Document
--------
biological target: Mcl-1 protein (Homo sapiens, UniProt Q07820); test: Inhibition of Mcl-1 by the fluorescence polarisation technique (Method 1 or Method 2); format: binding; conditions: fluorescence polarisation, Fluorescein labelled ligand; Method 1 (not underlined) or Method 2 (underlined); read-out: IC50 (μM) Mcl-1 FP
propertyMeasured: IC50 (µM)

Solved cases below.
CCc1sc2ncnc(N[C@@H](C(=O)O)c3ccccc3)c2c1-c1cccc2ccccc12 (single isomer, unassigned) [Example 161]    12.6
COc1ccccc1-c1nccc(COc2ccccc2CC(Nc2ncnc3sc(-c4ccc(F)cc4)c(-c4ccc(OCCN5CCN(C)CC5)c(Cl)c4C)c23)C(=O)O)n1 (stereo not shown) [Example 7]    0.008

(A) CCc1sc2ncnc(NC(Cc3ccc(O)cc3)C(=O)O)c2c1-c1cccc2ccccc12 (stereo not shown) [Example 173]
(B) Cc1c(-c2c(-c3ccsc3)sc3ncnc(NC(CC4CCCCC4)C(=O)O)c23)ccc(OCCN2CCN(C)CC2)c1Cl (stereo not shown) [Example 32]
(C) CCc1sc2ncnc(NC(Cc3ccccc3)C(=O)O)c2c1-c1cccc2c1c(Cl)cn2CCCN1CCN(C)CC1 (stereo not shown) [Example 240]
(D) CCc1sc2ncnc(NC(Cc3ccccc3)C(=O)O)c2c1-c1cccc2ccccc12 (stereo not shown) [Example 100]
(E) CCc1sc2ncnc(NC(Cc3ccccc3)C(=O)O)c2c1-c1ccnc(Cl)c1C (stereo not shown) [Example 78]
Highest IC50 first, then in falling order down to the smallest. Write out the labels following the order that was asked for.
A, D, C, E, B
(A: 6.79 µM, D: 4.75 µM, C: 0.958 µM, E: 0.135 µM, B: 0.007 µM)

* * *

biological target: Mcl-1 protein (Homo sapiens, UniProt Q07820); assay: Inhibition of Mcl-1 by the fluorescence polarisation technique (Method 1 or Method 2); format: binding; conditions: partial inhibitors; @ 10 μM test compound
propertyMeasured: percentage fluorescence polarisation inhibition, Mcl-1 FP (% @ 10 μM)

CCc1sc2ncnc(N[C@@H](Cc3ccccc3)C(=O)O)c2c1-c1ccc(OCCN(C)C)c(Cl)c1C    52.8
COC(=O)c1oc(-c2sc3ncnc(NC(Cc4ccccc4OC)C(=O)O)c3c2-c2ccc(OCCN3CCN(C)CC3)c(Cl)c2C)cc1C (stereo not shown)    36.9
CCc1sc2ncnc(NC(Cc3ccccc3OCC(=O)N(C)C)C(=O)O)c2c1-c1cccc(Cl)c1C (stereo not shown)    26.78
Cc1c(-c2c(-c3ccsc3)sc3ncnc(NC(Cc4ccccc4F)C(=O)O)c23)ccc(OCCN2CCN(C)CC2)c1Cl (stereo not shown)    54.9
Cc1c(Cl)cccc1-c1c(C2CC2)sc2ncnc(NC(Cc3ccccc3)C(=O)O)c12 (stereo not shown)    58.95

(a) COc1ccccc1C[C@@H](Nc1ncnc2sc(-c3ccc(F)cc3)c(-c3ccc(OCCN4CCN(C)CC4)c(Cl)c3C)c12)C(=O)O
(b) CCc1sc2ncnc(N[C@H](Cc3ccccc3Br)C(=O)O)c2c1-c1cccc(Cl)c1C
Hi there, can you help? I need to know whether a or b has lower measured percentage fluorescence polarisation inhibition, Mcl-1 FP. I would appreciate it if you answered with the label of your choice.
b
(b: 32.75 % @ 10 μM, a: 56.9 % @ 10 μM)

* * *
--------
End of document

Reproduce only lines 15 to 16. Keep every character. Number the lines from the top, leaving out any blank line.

biological target: Mcl-1 protein (Homo sapiens, UniProt Q07820); assay: Inhibition of Mcl-1 by the fluorescence polarisation technique (Method 1 or Method 2); format: binding; conditions: partial inhibitors; @ 10 μM test compound
propertyMeasured: percentage fluorescence polarisation inhibition, Mcl-1 FP (% @ 10 μM)